Suspicious betting reporting tool launched by Malta Gaming Authority
The Malta Gaming Authority (MGA) has launched a new tool that will allow their licensees to report activity that could signify suspicious betting to their Sports Integrity Unit.
This new tool, the Suspicious Betting Reporting Mechanism (SBRM) should now be with all sports betting operators with MGA licenses now, having launched on November 23.
Though the regulations surrounding this tool are not due to activate until the start of 2021, the MGA hopes that this will allow for a smooth transition with enough time to make changes as needed.
Operators must start using the SBRM in 2021, and it is now part of the regulator’s suspicious betting reporting requirements.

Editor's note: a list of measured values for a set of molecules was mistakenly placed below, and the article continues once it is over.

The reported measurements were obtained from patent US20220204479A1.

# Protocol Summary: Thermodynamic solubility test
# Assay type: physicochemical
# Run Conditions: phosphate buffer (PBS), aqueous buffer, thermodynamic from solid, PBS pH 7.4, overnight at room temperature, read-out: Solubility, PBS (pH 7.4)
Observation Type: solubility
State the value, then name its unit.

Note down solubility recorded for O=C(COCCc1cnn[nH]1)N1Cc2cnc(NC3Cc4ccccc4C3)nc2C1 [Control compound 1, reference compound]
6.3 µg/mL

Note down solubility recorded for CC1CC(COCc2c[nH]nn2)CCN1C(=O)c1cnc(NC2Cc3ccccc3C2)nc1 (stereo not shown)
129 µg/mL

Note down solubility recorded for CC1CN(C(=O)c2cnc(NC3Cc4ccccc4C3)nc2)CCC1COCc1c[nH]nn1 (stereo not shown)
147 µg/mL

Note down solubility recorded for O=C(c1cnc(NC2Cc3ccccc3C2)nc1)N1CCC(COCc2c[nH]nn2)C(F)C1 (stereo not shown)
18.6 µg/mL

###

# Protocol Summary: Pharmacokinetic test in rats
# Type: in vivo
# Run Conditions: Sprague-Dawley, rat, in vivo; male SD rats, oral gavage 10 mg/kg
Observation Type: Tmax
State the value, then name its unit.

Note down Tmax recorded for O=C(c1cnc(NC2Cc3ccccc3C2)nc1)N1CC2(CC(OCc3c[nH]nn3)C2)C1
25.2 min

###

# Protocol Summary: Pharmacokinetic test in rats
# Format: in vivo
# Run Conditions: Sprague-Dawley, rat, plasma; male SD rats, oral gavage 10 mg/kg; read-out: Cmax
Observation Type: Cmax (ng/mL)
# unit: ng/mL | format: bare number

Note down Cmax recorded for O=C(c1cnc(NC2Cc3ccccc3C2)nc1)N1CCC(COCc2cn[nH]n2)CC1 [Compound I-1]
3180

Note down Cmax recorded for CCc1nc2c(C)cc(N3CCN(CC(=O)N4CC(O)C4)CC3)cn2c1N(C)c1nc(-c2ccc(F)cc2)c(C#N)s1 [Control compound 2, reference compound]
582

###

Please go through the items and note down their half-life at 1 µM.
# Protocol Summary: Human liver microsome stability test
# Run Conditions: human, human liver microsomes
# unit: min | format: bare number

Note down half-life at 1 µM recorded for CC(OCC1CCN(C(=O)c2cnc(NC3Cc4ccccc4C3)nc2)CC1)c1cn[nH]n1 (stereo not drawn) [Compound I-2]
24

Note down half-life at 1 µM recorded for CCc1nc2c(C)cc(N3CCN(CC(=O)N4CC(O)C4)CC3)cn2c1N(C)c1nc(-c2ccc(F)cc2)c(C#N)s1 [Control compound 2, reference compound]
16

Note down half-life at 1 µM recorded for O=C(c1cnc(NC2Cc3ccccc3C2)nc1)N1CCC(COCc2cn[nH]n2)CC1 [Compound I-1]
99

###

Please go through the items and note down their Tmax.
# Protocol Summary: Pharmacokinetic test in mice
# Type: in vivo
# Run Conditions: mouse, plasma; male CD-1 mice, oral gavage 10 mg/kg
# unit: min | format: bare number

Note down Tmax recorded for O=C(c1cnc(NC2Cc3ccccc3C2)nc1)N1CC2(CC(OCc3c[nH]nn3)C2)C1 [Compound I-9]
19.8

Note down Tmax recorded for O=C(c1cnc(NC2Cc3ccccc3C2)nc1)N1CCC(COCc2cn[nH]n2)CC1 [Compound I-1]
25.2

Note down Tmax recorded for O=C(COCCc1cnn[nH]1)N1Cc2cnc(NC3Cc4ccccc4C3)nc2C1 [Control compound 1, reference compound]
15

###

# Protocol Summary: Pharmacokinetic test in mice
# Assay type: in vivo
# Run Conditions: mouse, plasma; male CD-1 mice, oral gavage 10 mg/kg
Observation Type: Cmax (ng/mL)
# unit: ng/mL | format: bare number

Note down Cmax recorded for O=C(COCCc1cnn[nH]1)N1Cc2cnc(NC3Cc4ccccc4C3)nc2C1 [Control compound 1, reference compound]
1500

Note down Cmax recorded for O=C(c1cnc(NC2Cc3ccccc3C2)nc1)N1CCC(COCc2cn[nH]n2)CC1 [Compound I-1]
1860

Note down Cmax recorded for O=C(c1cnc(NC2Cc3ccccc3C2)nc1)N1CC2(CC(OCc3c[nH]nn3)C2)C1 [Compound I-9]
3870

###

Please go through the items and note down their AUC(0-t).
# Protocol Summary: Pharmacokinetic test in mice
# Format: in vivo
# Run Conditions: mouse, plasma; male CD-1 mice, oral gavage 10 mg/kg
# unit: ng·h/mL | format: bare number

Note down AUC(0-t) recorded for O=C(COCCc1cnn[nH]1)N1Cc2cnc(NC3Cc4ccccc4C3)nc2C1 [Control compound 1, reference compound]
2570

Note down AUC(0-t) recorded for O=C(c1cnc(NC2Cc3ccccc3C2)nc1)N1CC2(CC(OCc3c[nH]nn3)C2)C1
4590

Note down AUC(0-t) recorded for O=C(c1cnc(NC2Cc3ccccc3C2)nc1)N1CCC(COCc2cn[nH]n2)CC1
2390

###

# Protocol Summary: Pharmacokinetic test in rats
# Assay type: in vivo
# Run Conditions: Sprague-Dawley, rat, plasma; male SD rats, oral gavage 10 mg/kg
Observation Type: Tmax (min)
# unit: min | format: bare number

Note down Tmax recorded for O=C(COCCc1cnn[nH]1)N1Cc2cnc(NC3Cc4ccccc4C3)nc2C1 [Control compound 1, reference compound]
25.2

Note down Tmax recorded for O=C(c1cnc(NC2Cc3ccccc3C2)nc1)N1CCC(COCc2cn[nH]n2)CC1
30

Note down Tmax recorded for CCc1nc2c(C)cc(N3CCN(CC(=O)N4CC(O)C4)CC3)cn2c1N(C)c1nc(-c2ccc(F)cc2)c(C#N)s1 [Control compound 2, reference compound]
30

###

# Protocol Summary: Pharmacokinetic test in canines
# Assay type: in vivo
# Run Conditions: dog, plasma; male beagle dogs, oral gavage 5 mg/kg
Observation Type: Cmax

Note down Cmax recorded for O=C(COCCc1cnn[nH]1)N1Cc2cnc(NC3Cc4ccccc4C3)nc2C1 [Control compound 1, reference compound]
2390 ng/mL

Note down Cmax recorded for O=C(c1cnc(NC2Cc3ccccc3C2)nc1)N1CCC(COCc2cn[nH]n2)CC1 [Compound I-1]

The Sports Integrity Unit was formed in August 2019, and aims to gather information about suspicious betting in the world of sports betting. This is backed by the MGA’s data-sharing partnerships with several high-brow national and international sporting groups, including the International Cricket Council among others.
While the SBRM should help to make sports gambling safer and more enjoyable for all, critics have voiced some concerns. Primarily, they are worried that fresh disputes between operators and players could arise, especially if players felt that their winnings and bets were unfairly withheld due to an investigation.
To combat this, the MGA said it would monitor cases and regularly publish updates on their progress so operators could communicate clearly with their impacted customers.